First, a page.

Here, There, and Everywhere

Just got back from a nine-day, 4,500-mile adventure that included two meetings in places that could not be as different as they were.  The calendar dictated the marathon trip, and as I will discuss below it was not without its issues, but there was a lot of good that came from the trip.My first stop was in Pueblo, Colorado for the AAR’s Wireless Communications Committee meeting.  TTCI in Pueblo is the railroad industry’s version of Disneyland.  They test new products for the industry in and on a collection of laboratories, tracks, test fixtures, and yes, a crash wall.  To say it is in the middle of nowhere is an understatement:  to get there, you have to travel miles past the Pueblo Chemical Depot (where the U.S. military stores and disposes of chemical weapons), and avoid the rattlesnakes and tarantulas that inhabit the desert out there.  One of the important jobs for the industry that is performed out at TTCI is radio frequency coordination and testing of new equipment to make sure it will integrate seamlessly with existing systems, so having a radio meeting out there could not have been a better choice.So what went on at the meeting?  Well, the radio group is one that is in a unique position:  we have just come off a very successful transition from wideband radios to narrowband ones, and we are now starting to seriously start what will be the eventual transition to very narrowband digital communications, which is a whole new world for both our industry and the radio manufacturers.  The good news is that these steps are being taken by both the railroads and the manufacturers together, and both are communicating on an open, non-competitive basis to work through both the perceived and actual issues that are starting to occur with these new technologies.My second (well really my third, after an extra one night “vacation” in Houston courtesy of United Airlines) stop on my adventure was the ASLRRA Southern Region meeting in Naples, Florida.  What was new there you ask?  New ASLRRA President-elect Linda Darr.  As Kathy Keeney mentioned in her latest blog, Linda is doing a lot of outreach to the membership to find out what their wants and needs are, and I have to say it was a pleasure meeting her and I look forward to working with her.  Other highlights?  Clarence Gooden of CSX had a lot of insight into what is going on in the industry at the moment (sorry folks, not even a flinch when asked about possible merger rumors), and Dan Elliott, chairman of the Surface Transportation Board, said as much as he could about the current goings on in the board.While this trip was a long one, as I look at the calendar next month I have a ten-day adventure to Texas coming up centered on the ASLRRA Central/Pacific Region meeting in Ft. Worth.  At least I am home now, and have a couple of weeks to recover before that trip.---By Steve Friedland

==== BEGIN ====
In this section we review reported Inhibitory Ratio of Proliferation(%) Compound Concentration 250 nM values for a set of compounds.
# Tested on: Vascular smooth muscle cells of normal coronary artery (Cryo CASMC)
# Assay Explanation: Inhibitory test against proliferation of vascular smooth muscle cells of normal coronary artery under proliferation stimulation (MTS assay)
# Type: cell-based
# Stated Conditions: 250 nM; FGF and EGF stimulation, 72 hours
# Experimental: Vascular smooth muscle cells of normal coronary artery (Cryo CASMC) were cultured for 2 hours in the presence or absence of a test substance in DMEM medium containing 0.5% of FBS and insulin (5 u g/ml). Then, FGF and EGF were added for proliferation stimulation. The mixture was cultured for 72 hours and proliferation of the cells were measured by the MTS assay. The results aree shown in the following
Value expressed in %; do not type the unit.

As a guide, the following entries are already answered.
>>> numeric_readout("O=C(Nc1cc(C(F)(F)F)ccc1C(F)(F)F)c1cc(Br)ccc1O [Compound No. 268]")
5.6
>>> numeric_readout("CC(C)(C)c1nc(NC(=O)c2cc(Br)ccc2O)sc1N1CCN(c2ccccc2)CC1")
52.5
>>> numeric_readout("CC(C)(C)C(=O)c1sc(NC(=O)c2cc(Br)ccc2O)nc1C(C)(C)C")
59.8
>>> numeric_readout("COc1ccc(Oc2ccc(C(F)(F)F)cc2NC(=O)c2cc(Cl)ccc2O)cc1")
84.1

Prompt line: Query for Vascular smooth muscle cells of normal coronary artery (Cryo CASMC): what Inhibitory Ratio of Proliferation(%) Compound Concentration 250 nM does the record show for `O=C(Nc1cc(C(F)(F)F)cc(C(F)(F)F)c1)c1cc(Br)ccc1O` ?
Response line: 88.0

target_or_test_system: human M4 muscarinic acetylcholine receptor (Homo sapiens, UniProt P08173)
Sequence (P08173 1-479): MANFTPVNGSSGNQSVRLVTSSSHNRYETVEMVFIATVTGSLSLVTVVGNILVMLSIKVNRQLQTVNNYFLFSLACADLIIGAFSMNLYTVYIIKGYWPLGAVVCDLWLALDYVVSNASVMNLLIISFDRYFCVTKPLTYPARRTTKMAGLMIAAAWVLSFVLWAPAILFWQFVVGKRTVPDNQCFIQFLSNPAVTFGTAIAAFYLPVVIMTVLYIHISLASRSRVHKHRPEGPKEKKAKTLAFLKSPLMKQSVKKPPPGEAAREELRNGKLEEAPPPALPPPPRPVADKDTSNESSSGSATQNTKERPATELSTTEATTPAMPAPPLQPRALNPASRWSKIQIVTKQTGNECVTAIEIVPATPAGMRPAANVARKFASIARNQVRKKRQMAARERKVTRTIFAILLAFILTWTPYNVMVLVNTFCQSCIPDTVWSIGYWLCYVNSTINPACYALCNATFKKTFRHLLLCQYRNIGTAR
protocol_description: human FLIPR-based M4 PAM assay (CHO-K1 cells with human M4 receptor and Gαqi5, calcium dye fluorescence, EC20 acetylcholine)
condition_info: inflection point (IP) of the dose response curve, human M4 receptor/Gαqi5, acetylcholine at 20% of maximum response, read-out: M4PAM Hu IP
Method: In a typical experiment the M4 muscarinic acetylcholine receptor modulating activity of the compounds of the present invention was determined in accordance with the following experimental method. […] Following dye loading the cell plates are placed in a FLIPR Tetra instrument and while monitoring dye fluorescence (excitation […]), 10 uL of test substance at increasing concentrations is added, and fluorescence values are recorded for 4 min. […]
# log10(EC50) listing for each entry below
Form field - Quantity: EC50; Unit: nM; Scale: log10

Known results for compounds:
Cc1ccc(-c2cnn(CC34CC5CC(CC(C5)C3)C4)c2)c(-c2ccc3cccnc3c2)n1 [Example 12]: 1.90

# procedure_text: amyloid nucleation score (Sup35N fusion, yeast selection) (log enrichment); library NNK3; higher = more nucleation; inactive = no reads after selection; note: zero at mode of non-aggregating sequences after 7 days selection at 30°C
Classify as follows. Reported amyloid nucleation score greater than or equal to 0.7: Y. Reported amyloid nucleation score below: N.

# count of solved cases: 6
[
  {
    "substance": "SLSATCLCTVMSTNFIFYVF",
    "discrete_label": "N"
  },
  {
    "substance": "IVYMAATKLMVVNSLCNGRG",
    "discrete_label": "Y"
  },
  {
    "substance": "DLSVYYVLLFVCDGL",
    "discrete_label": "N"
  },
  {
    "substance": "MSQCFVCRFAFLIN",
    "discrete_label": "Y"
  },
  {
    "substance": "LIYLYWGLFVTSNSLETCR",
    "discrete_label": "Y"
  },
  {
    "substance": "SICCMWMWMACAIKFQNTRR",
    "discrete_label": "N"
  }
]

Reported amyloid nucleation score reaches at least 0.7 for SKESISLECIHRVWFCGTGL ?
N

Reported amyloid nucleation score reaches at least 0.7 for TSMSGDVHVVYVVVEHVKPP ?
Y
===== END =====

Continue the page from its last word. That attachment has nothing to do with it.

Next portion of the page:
steven-fb.jpgSteve Friedland is a child of the railroad industry. Following summers and vacations working on the track gang for the family-owned Morristown & Erie Railway, a 42-mile New Jersey short line, he started full-time in 1994. He has worked in all areas of the railroad, including track, mechanical, signals, and operations, and currently is a member of the management team for the company as director of operations in Morristown, N.J. In 1999, he founded Short Line Data Systems, a provider of railroad EDI and dispatching software, AEI hardware, and management consulting to the short line industry. He currently serves as the ASLRRA representative to the AAR's Wireless Communications Committee and is chairman of the joint AAR-ASLRRA Short Line Information Improvement Committee. He also is a member of the ASLRRA's board of directors.